Okay. I'm better now. The CEO at Mars may feel free to e-mail me. We can talk. Humph. Now, if this was some crappy candy like those Peeps or those pukey Valentine's Day hearts I wouldn't care so much. But M & Ms!

Back to New Year's stuff.

Finally, 2009 is the Year of the Cow. I took a bunch of pictures for my Christmas cards and New Year's postcards cards and these are a couple that didn't get chosen, but I liked them none the less and thought I'd post them here.

The dog and the child very obviously NOT looking at the camera and smiling as directed by mom.

And finally, J thinking this will be the shot to be used but not realizing the poor dog can't see.

And to end with a bit of stinging humor. When I showed my mother-in-law the pictures she said... (drum roll, please) ...."The dog looks like he's dressed as a goat." Gotta love her.

Tuesday, December 30, 2008

Toshikoshi Soba

I don't think it's an exaggeration to say that on the last night of the year everyone in Japan will be eating soba noodles. This meal is traditionally called toshikoshi soba or year-crossing soba (buckwheat noodles). And I'm not kidding when I say that I really think everyone partakes in the custom. You should see the lines outside soba restaurants and the piles of tempura bought in supermarkets.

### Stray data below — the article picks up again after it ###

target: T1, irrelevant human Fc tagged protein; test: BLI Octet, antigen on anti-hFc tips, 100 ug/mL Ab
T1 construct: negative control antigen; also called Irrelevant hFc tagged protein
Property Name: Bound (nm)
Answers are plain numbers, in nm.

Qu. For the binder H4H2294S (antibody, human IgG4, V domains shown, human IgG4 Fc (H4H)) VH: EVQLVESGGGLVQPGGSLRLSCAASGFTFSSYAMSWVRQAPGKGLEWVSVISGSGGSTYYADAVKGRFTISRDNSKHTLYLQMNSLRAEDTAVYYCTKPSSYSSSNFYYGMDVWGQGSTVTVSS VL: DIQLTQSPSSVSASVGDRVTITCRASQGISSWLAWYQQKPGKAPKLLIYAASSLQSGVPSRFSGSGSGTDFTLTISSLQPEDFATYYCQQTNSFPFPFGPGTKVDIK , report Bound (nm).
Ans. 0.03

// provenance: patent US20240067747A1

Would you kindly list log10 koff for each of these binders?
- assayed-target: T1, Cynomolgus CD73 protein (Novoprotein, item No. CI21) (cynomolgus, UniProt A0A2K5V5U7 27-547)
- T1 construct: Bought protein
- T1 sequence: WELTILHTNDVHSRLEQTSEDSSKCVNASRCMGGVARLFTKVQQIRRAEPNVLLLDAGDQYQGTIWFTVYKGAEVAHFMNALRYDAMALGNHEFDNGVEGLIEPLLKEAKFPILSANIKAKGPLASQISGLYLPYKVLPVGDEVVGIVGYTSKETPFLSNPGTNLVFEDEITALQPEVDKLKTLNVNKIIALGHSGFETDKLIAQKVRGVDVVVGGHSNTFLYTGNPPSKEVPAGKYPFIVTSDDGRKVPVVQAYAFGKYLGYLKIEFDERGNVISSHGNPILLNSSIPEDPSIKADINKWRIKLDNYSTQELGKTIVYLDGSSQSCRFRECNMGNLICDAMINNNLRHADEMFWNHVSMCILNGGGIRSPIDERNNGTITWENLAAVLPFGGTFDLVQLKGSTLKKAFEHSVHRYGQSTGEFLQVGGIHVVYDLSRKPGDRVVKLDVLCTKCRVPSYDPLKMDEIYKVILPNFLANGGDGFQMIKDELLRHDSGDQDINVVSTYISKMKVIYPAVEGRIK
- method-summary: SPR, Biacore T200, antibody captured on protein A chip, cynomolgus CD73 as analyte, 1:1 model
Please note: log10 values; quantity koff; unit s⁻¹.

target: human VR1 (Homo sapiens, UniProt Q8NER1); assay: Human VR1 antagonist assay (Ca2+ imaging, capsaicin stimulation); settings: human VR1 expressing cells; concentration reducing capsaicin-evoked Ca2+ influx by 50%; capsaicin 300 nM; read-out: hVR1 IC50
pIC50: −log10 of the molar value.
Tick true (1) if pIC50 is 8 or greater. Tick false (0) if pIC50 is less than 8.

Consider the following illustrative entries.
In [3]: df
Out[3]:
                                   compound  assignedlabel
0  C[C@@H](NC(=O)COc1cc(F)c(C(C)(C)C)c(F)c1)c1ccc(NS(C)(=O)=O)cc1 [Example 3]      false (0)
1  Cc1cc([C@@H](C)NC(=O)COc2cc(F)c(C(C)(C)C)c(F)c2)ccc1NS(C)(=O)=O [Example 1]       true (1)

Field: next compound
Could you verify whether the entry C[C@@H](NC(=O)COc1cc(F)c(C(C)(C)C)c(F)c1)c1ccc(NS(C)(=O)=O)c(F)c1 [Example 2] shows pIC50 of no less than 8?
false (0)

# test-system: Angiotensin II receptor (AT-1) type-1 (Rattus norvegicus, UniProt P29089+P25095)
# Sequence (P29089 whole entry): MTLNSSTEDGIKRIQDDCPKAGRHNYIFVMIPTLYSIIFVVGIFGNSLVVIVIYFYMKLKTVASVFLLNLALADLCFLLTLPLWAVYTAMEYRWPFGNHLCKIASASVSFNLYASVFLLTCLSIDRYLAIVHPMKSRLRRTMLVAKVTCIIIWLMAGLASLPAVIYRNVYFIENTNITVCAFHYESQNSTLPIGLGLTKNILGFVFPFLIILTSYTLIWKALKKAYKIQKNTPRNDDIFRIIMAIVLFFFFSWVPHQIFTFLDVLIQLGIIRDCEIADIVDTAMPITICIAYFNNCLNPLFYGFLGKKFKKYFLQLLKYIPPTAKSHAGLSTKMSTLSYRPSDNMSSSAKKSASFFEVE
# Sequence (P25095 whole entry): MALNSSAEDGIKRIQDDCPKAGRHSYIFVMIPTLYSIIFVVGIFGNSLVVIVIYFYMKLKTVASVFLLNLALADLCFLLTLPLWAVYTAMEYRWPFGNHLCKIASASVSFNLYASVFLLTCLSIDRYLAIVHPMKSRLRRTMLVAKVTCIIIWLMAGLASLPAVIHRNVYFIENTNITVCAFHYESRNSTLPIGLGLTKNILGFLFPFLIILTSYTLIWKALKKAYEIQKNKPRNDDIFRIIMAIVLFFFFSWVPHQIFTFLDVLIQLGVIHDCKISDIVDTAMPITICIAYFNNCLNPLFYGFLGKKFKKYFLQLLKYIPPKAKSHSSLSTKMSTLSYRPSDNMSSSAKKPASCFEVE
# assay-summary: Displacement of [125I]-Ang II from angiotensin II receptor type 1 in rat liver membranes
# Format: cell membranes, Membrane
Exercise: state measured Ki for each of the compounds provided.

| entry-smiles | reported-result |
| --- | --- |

Eating the hot or cold noodles on the last day of the year is an auspicious way to 'cross over' to the New Year. There are several stories as to why. One, is that soba noodles are easily cut which signifies cutting off all your troubles and pain from this year so that you can start the new one afresh. Another is that back in the day, the craftsmen who worked with gold would use balls of soba dough to clean up their areas. All the tiny flakes of gold would stick to the dough. It was thought then that eating soba at the end of the year would insure a nice collection of wealth for the coming year.

My mother-in-law told me the reason soba noodles are eaten is because people wish to live their life like a soba noodle:thin and long. Of course, living long means a nice long life. Living thin, however, doesn't refer to your weight but to the way you live. Living thinly means not living extravagantly or excessively. She explained to me that you (I) should live cautiously and prudently. I told her I liked the idea of living long but that instead of soba I would eat toshikoshi udon, a much thicker and well-lived noodle if you ask me.

She was not impressed. To this day she brings over expensive bundles of homemade soba to keep me upholding the tradition the correct way. Maybe I should eat toshikoshi lasagna!

Anyways, one more thing that you must remember is that it is very bad luck to eat toshikoshi soba (or udon or lasagna) on New Year's Day. You must dine on the delicacy before midnight. Or else. Now that you mention it...that's not unlike a gremlin.

He, he, he! Happy New Year! I'll post tomorrow with all the fancy foods eaten during the New Year's holidays. My mother-in-law at work again! Yum!